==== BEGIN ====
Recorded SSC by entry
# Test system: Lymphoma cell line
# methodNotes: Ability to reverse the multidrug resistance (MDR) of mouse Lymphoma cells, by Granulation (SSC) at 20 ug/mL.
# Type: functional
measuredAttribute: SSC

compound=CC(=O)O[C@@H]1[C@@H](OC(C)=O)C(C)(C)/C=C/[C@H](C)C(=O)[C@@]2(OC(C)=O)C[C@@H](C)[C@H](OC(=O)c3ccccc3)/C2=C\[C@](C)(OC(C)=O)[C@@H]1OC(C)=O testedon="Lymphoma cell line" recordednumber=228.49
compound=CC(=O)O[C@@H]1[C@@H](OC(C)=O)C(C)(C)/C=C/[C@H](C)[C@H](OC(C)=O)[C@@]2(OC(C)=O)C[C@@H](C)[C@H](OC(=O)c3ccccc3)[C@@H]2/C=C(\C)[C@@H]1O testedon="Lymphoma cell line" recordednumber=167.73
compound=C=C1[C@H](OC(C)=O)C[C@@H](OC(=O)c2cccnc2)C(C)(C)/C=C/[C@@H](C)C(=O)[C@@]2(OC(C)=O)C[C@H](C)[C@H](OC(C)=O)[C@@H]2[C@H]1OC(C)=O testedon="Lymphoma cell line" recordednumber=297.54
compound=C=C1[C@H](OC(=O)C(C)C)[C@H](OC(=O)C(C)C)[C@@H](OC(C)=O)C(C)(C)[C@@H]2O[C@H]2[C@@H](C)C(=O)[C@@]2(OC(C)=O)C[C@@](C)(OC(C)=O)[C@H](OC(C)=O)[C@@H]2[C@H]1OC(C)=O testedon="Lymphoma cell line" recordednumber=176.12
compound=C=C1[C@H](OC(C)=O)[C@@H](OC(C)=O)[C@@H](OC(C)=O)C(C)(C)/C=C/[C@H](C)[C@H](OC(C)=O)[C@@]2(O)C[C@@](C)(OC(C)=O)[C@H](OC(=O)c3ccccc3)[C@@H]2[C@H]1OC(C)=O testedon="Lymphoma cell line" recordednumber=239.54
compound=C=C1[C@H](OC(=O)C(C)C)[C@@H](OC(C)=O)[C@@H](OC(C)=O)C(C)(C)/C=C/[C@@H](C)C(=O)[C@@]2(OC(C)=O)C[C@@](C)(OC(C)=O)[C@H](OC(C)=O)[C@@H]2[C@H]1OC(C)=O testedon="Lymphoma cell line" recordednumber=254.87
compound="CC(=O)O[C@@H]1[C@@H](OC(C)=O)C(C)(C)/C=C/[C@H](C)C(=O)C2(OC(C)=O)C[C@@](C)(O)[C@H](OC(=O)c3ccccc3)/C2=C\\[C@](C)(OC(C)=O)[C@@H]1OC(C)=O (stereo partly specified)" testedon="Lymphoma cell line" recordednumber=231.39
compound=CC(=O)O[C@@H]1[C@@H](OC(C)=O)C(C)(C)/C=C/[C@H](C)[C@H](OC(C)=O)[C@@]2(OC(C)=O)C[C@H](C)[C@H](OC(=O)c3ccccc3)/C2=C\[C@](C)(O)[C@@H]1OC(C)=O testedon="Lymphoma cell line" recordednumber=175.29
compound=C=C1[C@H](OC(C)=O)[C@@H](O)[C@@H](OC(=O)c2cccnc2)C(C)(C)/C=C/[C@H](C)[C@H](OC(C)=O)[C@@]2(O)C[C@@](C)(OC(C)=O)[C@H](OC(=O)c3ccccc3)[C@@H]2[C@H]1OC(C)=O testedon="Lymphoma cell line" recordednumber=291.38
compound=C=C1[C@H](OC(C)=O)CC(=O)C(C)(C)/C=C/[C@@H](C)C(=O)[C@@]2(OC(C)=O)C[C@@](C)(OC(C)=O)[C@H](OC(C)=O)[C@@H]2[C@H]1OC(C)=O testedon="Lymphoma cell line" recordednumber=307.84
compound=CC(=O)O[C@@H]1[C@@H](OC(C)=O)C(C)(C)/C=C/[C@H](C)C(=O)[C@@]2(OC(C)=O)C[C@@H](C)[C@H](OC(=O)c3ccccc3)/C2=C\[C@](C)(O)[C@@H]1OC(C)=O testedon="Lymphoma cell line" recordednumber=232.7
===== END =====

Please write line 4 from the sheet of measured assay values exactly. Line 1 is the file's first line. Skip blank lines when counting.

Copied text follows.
# Type: functional